Advocacy Update: #CapsHurt Campaign and SAMSHA/PATH Sign-On Letter

Advocacy Update
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Join the Caps Hurt Communities Campaign!
Caps Hurt Communities is an ongoing advocacy campaign lead by the Campaign for Housing and Community Development (CHCDF) that aims to create a movement of individuals and organizations committed to bringing an end to federal sequester caps. Congress needs to lift the unfair budget caps to allow appropriators to increase resources for affordable housing, community development, and homeless assistance programs in the final fiscal year (FY) 2016 spending bill. To learn more about the budget caps read this Advocacy Update and this blog post.

Congress needs to hear from advocates that the current situation of homelessness in your community is unacceptable, and that the budget caps need to be raised in order to help communities make progress in ending homelessness and restore Housing Choice Vouchers lost due to sequestration cuts.

Here’s What You Can Do:

1. Visit Caps Hurt Communities website to join thousands of advocates across the country who are concerned about the effects of sequestration cuts on critical housing and community development programs.

2. Invite your Members on a site visit during the August recess, and mention the need to raise the caps during the visit! If you are unable to schedule a visit during the August recess, it is worthwhile to schedule one during upcoming recesses as site visits are one of the most effective ways to advocate to federal policymakers.  Look at our August 2015 Site Visit Campaign for helpful tips and tools in scheduling and conducting site visits.

3. Send your photos and stories to and share them on social media using #CapsHurt to encourage Congress to lift the caps. Stories and pictures are powerful advocacy tools in connecting policymakers with constituents and programs.

4. Mark your calendars for National Call-In Days on Tuesday, September 15 and Wednesday, September 16. Let your voice to be heard about the harmful consequences the current sequestration caps would cause to your program and community. More information about the call-in days is to come!

More Information:
Sequestration refers to mechanisms that were set in place to achieve spending reductions through the Budget Control Act of 2011 (BCA). One mechanism required nine annual sequesters of $109 billion to reduce the deficit by $1.2 trillion. The first of these annual sequesters took effect in FY 2013, in the form of across-the-board cuts to programs’ already enacted spending levels. Since then, sequestration has been implemented by adhering to lowered defense and non-defense spending caps. However, since the Bipartisan Budget Act temporarily raised the caps for FY 2014-FY 2015 but has now expired, the caps we are facing for FY 2016 are much tighter than in recent years. Note also that the BCA also mandated separate discretionary sequesters if appropriations for any year exceed the annual caps set by the law.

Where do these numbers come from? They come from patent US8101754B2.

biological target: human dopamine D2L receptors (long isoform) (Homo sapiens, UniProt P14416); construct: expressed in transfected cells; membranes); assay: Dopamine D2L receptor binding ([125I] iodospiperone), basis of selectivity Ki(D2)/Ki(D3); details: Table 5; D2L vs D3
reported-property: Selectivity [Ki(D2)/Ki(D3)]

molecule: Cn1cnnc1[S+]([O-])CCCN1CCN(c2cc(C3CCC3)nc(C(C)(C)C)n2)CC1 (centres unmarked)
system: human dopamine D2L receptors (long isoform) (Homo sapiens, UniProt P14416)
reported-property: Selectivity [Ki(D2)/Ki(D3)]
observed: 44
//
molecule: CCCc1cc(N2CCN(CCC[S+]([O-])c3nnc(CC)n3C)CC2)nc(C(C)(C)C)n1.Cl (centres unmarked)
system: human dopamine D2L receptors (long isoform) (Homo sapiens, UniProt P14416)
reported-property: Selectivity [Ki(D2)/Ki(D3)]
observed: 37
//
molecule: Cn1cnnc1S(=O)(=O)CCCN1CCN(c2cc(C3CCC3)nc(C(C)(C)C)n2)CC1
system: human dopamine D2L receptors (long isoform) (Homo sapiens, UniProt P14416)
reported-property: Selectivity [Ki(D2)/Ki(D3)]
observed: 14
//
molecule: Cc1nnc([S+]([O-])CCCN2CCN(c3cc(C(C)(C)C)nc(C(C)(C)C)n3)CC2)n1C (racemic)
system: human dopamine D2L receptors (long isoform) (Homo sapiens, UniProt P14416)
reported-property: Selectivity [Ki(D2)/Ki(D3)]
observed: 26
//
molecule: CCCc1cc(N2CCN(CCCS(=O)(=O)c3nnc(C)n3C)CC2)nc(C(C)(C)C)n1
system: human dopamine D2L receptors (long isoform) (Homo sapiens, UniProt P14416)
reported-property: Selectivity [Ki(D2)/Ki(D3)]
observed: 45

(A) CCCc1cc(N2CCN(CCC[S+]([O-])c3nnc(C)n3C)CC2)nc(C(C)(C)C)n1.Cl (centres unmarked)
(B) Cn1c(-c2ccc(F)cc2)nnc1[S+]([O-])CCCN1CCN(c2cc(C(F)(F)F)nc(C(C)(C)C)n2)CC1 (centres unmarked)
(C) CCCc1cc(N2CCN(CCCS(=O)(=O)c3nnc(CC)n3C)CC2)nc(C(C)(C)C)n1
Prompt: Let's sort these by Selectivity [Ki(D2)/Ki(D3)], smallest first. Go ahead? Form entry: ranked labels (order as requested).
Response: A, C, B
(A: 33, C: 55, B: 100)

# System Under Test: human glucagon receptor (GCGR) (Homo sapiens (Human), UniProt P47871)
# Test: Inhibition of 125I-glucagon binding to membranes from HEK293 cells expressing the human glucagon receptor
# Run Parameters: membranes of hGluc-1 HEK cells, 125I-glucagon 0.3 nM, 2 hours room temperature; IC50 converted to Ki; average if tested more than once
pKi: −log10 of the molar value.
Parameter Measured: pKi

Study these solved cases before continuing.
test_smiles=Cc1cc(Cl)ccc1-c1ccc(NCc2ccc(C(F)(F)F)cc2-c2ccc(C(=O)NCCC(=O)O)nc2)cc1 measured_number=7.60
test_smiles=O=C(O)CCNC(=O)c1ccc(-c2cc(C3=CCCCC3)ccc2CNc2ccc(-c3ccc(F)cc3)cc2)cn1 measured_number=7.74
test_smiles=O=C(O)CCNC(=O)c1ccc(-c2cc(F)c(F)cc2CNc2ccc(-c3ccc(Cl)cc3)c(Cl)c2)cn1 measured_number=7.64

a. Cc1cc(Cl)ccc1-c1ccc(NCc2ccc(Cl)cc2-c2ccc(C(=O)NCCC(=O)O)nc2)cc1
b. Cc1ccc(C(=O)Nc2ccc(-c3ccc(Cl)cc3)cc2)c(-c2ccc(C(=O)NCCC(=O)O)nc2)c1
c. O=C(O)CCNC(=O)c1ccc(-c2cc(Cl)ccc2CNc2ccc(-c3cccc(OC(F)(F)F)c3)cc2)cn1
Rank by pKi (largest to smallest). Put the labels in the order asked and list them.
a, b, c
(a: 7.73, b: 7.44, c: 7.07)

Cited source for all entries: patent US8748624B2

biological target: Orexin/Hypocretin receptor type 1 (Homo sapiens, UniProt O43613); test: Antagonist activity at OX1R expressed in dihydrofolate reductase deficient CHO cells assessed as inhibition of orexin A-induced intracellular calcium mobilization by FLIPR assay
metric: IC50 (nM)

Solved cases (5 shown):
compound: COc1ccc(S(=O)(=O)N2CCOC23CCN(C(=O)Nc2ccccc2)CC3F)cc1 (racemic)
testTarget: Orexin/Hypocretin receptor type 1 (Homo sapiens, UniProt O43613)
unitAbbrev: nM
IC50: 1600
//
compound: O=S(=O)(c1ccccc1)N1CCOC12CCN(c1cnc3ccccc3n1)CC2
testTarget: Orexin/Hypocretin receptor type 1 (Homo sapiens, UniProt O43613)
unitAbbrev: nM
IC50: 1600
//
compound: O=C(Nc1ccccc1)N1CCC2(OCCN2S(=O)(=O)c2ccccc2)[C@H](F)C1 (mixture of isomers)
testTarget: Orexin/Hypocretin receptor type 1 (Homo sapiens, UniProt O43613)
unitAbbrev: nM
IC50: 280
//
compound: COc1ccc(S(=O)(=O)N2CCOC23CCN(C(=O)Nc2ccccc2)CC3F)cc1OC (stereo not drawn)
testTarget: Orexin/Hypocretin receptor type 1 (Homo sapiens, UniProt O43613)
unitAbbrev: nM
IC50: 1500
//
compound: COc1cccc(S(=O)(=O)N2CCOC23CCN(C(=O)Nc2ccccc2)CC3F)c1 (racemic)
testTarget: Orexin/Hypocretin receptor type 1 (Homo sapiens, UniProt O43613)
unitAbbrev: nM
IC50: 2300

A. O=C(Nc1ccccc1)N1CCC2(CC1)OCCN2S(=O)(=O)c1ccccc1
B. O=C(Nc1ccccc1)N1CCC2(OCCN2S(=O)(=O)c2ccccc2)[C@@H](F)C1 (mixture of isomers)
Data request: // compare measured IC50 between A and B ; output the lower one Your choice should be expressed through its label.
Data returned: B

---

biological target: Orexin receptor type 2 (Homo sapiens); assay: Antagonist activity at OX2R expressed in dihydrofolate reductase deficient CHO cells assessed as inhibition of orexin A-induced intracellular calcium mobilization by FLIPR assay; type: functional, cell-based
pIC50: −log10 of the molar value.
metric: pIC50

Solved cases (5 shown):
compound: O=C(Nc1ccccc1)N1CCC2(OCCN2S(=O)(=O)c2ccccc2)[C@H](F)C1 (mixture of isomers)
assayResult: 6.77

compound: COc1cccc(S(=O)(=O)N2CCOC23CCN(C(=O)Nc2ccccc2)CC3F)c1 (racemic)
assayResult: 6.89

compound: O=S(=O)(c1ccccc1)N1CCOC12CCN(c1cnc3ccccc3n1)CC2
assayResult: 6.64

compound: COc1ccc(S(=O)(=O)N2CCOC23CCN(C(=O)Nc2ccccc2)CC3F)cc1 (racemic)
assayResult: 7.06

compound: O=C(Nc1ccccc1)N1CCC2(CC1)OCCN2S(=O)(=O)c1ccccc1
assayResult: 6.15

Join the effort to ensure that Members hear why #CapsHurt people experiencing homelessness today! 
SAMSHA / PATH Organizational Sign-On Letter
The Alliance, along with its national partners, is circulating an organizational sign-on letter to Chairpersons of the House and Senate Appropriations Committees and Labor, Health and Human Services Subcommittees requesting that Congress avoid harmful funding cuts to SAMHSA homeless programs, particularly the Projects for Assistance in Transition from Homelessness (PATH) program. These programs are vital to the network of services for homeless persons with severe mental illness and are another example of how funding caps are hurting communities.

On Wednesday, June 24th, the House Appropriations Committee passed legislation that would fund the PATH program at $55 million in fiscal year (FY) 2016, $10 million less than the FY 2015 enacted funding level ($65 million) and the President's Budget Request. On Thursday, June 25th, the Senate Appropriations Committee passed legislation that would fund the PATH program at $40 million in FY 2016, $25 million less than the FY 2015 enacted funding level.

Here’s What You Can Do:

1. Click here to read the letter and contact Jaime Colman by close of business Friday, August 28 to sign on to the letter.

2. Forward this link to local and state partners and ask them to sign the letter too!

More Information:
The PATH program provides services that include outreach, screening and diagnosis, habilitation and rehabilitation, community mental health services, substance abuse treatment, case management, residential supervision, and housing.  The large cuts to the PATH program proposed by the House and the Senate would greatly impact these services. In addition, both the House and Senate are proposing $72 million for SAMHSA homeless programs in FY 2016, which is a $2 million cut to FY 2015 enacted levels.  Also, the Senate is proposing $1.24 billion for the Substance Abuse Block Grant in FY 2016, a $50 million cut to the FY 2015 enacted level.

Join this letter today to help avoid these harmful cuts!